The Loire Valley is a 280 km stretch of land, 800 square kilometers in extent, along the fertile plains of the Loire River, across the northern reaches of central France. It is also known as the Garden of France and is world renowned for its many chateaux and wine production. From Sully-sur-Loire in the east to Charlonnes-sur-Loire in the west, the valley has been declared a UNESCO World Heritage Site. Tourism is the economic driver of the area, contributing 5% to France's GDP. The culture and activities of the many villages along the way each contribute to the rich tapestry that is the region. CDC information for travelers. Hours/availability may have changed.
There is much to see and do at this plant-themed amusement park outside Angers. There are 275000 plant species, ranging from orchids to roses and palm trees. Visitors can explore 600 years of botanical history by following the Spice Road and the Trade Routes through several countries. There are butterfly and tropical greenhouses to visit. A tethered hot air balloon rises to 150 m where visitors get a panoramic view of the gardens. Children can play games, dig for amber and study the beginning of plant life among the animated dinosaurs. Indoors there are 4D films to watch.
2.Chateau de Chambord
© Mor65_Mauro Piccardi/stock.adobe.com
This chateau in Chambord is the largest in the Loire valley. It was built in 1519 as a hunting lodge for Francois I. It has 440 rooms, 282 fireplaces and 84 staircases. Writer Henry James remarked that the “the towers, cupolas, the gables, the lanterns, the chimneys, look more like the spires of a city than those of a single building”. It was not built for defense but as a show of power and wealth and reflected the kings love of art and design. The chateau is surrounded by extensive gardens, a moat and water features. It attracts 700000 visitors a year.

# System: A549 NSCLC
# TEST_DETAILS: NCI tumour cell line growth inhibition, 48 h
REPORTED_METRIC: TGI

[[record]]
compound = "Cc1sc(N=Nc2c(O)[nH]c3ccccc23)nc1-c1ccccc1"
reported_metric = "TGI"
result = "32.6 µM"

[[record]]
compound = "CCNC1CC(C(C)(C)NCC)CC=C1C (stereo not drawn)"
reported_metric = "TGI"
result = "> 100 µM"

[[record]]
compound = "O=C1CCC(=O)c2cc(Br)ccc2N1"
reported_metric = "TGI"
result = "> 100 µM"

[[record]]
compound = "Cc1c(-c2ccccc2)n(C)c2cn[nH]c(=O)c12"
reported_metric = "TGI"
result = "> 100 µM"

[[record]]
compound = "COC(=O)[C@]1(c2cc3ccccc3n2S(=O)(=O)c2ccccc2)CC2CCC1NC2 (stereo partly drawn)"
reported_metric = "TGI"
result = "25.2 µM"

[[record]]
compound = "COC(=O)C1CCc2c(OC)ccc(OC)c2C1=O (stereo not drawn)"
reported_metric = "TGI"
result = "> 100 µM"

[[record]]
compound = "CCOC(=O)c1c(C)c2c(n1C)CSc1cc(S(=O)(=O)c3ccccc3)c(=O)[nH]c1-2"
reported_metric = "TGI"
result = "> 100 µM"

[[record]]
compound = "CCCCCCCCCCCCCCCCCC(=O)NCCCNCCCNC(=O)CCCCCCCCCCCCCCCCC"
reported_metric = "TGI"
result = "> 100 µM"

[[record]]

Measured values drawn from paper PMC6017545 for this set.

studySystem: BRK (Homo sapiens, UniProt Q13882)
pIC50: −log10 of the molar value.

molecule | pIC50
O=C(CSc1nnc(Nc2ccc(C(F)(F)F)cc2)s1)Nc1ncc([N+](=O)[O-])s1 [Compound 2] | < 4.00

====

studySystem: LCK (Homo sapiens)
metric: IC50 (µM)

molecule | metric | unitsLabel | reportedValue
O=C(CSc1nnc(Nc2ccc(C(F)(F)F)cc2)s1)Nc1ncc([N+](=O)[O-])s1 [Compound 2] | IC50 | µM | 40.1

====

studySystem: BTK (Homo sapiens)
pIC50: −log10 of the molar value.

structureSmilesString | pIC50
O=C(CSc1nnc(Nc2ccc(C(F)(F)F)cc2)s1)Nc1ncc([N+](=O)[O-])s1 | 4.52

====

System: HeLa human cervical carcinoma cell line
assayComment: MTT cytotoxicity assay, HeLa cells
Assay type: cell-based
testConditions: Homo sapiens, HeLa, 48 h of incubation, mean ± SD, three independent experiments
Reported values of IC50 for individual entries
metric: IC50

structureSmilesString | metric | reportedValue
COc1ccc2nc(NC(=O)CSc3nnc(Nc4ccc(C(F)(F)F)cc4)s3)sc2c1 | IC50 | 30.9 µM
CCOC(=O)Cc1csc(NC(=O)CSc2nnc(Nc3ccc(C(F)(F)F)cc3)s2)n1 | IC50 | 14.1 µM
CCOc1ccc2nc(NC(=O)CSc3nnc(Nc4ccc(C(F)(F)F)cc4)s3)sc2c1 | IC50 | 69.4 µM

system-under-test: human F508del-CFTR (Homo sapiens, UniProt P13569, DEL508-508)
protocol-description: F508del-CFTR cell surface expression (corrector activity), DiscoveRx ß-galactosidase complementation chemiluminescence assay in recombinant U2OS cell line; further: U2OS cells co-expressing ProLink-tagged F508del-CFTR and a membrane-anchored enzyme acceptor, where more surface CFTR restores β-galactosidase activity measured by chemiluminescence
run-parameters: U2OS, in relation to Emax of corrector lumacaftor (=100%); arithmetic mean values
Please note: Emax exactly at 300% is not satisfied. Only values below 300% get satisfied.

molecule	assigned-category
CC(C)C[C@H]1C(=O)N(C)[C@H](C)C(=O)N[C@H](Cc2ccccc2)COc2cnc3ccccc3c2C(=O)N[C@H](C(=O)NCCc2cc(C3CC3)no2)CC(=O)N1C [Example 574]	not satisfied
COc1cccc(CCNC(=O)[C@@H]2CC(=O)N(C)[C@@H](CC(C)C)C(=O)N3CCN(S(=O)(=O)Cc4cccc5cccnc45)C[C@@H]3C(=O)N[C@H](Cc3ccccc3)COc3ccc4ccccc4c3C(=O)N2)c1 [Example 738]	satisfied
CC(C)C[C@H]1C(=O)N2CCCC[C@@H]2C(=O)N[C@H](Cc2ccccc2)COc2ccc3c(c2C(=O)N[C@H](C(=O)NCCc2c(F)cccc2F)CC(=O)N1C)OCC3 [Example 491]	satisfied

Château, 41250 Chambord, Phone: +33-02-54-50-40-00
3.Oriental - Japanese Gardens
These gardens were designed by Parisian architect, Alexander Marcel, for his parents-in-law who lived at Chateau Colbert. They were constructed between 1899 and 1913, based on the Japanese gardens of the 16th to 19th centuries. Marcel died in 1928 and his in-laws remained on the property until 1945. Thereafter the land reverted to farming and forestry and by 1980 was abandoned. The city bought a portion of the land and rediscovered the gardens, With the help of Japanese horticulturists the gardens and their symbolism were restored. They are open from mid-March to November each year. Night walks through six stations which reveal Japanese tales are a highlight.
4.Loire-Anjou-Touraine Regional Nature Park
This regional park required the cooperation of 128 municipalities. They came together to protect the heritage of the region and to enhance the value of local resources. The award-winning Maison du Parc visitors' center was erected at Montsoreau in 2017. It houses a tourism information desk, a permanent exhibition on the various landscapes found in the park, temporary exhibits, a workshop area and a gift shop. Outside there is a picnic area for visitors. The building was built to be environmentally sustainable and visitors can take a self-guided tour through it. The park has several walking and nature trails.
Maison du Parc, 15 avenue de la Loire, 49730 Montsoreau, Phone: +33-2-41-38-38-88
5.Les Machines de L'ile